(Inaudible) I have a couple of quick questions to close. (Inaudible) Admiral Robertson made reference to, I’ve gone underway I’ve gone on deployment so that I never really did what your crew is doing. I’ve never done ROM periods. I’ve never gone a whole deployment without a port visit. They are going through a lot more then I ever had to and I thought I had it hard so I guess the question is. (Inaudible) First of all, what resources do you have in place and set through Sailors  to talk and frustrate their frustrations, struggles something (inaudible)  Mental health professional, chaplains, as a part of that question is that (inaudible) that you had during the first deployment.

Hey this is Command Master Chief Jason Reynolds again. Having lived through this for the last 18 months. I’ll tell you that the state of readiness of this crew is higher than I would have ever expected it to be. With that the amount of resiliency that we built into these Sailors through the accomplishments that we’ve been able to achieve through-out this demanding operational commitment has really demonstrated to each one of us what we really are capable of not only as Sailors but as human beings much of that success was done through transparency from the leadership at the top down. To let everyone know why we’re here and what were doing and what we have ahead of us. And in conjunction with that, using our resiliency team onboard to get after it has been at the core of that and you know we have a great command resiliency team here that starts with our medical professionals, our talk boss, our chaplain core, and through that we’ve done some specialized training with crew members that are assigned each of the departments on this ship as well to  have a really great extension of that resiliency effort down to the deck plates. So that way they have Sailors they can relate with and talk to and gain additional perspectives while we push to execute the mission at the highest extent possible. It has been very challenging but through that we have gained plenty of qualifications, professional knowledge, and the readiness has come a very long way. So I’m very proud of the crew and where we’re at. I know that we are ready to execute the mission. It is a heavy toll on many of these sailors are still new to the Navy. But they are learning a lot about themselves and they are really proud to be apart of this crew and what they’ve accomplished. Over.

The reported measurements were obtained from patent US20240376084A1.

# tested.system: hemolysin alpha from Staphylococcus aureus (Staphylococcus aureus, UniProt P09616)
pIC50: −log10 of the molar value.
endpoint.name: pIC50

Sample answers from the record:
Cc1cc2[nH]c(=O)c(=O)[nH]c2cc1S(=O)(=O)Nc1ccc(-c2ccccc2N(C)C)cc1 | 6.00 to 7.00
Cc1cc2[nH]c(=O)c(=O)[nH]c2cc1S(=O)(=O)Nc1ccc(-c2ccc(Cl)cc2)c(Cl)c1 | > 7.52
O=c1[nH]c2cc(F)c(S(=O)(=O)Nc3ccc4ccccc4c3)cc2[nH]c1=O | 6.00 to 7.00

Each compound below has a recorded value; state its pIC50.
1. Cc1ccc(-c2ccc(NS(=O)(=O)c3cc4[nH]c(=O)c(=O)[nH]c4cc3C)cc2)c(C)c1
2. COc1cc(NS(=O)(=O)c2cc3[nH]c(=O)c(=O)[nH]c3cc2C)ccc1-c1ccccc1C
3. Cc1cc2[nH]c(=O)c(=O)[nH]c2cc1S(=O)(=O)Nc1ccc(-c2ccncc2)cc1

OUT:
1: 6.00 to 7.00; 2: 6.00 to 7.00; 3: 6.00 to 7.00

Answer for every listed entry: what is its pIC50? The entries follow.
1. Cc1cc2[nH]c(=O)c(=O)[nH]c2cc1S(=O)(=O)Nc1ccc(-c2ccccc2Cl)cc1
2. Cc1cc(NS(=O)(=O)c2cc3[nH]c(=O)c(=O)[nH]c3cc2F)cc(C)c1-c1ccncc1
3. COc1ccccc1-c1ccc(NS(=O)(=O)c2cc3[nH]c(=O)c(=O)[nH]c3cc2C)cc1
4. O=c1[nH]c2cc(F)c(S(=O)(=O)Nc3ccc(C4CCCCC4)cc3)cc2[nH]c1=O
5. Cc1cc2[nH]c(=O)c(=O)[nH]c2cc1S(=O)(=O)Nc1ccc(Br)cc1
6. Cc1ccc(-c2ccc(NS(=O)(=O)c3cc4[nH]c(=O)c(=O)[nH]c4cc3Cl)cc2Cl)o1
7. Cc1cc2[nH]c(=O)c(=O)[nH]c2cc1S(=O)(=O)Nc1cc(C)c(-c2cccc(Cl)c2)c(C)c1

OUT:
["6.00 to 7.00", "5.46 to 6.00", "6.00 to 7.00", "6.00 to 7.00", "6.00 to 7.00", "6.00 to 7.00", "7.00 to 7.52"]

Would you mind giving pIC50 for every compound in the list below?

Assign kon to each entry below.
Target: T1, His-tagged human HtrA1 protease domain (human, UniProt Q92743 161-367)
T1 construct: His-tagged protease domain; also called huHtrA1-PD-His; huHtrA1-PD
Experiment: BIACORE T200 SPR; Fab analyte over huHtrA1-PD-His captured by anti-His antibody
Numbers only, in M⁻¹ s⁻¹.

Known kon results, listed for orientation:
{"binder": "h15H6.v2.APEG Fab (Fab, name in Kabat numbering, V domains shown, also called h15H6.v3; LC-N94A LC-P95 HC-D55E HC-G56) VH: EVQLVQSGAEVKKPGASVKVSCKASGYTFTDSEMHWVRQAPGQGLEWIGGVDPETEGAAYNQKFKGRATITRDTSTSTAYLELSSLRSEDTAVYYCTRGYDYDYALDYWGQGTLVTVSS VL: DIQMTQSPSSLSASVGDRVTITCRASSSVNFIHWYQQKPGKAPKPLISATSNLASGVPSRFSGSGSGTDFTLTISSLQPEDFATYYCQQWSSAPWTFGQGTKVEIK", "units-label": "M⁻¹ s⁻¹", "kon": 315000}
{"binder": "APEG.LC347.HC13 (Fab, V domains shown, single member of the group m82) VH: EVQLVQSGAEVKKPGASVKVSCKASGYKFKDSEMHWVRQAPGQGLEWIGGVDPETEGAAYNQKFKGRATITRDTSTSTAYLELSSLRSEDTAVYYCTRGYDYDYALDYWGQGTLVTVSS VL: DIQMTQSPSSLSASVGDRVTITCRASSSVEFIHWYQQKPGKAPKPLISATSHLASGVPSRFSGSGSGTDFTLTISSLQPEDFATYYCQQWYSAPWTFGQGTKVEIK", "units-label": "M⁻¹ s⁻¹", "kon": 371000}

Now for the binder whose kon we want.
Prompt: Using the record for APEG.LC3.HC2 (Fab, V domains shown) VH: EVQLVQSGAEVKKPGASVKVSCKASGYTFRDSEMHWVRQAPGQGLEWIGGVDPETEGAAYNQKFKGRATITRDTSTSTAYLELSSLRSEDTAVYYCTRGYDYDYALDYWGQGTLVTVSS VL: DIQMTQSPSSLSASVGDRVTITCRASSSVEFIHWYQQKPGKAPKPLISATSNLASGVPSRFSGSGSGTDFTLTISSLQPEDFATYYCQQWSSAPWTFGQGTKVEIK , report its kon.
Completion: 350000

(Dave) (inaudible)Master Chief is what you had the last deployment or is about the same level as last deployment. Do you think that is adequate?